Ovation Magazine publisher, Dele Momodu, has said that members of President Muhammadu Buhari's cabinet look intimidated, urging Buhari to give them confidence to express themselves. In an interview with The Punch, Momodu also insisted that he was still behind the President and will give him a chance to bring the promised change.
He said: "My support has never been a blank check. I gave my support; I still give my support. I will give him a chance. I believe he can still do something if he wants to.
"As I have advised in my articles, he needs to jazz up his cabinet. I believe that his cabinet is very weak and ineffectual. That is my opinion and that of many people, including one of his biggest supporters, (Pastor) Tunde Bakare.
"He needs to do something about his cabinet. He also needs to free them a bit. I think they are a bit uptight. They are too scared and timid. They look intimidated, like they don't have the freedom to initiate anything. It is (evident from) the body language of the president."
He added, "But the moment you make it (public offices) less attractive, and an average person can survive on his daily income, all those things will change. I believe Buhari is using the same methodology that someone like (former) President Obasanjo had established in his time.
"The system is not too different from what Nuhu Ribadu was operating: arrest, investigate, prosecute; and a lot of the times, you've already destroyed the accused on the pages of newspapers. So, you're not sure if the person is innocent or not.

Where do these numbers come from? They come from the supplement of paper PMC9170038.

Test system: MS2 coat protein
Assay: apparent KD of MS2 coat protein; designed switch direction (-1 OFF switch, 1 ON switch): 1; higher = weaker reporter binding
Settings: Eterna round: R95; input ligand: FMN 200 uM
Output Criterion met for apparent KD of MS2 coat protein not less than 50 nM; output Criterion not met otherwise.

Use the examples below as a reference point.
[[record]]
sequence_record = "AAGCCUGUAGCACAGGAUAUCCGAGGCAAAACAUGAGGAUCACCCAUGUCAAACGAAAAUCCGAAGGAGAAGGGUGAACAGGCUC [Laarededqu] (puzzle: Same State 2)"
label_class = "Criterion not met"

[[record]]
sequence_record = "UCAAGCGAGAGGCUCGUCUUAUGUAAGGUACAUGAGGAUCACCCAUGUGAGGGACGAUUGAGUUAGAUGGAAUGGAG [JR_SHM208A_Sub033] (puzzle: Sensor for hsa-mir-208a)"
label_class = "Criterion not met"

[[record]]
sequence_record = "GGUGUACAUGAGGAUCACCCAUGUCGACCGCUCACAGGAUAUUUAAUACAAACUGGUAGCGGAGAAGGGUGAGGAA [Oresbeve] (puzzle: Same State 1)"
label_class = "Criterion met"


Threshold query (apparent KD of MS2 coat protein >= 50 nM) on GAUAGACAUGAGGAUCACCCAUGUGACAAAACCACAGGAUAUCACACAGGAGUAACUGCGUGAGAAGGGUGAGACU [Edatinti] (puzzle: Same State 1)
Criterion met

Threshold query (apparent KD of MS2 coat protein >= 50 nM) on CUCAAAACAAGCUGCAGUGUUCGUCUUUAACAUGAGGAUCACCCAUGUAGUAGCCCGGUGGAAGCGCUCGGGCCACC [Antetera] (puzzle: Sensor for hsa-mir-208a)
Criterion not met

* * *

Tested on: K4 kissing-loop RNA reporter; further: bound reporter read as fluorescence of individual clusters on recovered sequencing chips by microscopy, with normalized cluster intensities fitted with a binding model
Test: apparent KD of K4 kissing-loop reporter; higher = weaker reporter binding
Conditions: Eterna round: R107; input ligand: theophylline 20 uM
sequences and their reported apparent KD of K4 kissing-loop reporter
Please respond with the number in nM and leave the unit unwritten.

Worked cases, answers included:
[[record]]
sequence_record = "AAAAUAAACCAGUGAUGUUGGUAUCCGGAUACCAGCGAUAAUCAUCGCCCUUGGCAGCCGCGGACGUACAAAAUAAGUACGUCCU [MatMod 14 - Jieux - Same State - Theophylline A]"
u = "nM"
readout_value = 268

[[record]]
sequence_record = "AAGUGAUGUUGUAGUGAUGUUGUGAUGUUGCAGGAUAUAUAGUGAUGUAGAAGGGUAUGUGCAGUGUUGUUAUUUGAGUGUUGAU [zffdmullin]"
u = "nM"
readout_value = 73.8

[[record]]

"For me, that is not the way to do it. The best way to do it is to, first of all, have a uniform standards for all public officials so that nobody feels discriminated against."
Momodu also stated that the anti-corruption war of the Buhari administration was similar to that of former president Olusegun Obasanjo.
"I've always expressed my view about fighting corruption. I think while it is very desirable and necessary, there are more ways and methodologies to deal with corruption. Firstly, we must ask ourselves, 'Why are people generally corrupt?'," he said.
"The definition of corruption in Nigeria is faulty. People think that you have to be a minister or governor to be corrupt. But if we all agree that corruption is endemic, then we must go to the root cause.
"The root cause of corruption, in my view, begins with need before it graduates to greed. Can an average Nigerian survive on his income or salary? The answer is a big no."
He noted that people must make ends meet by all means "because the natural instinct of man is survival."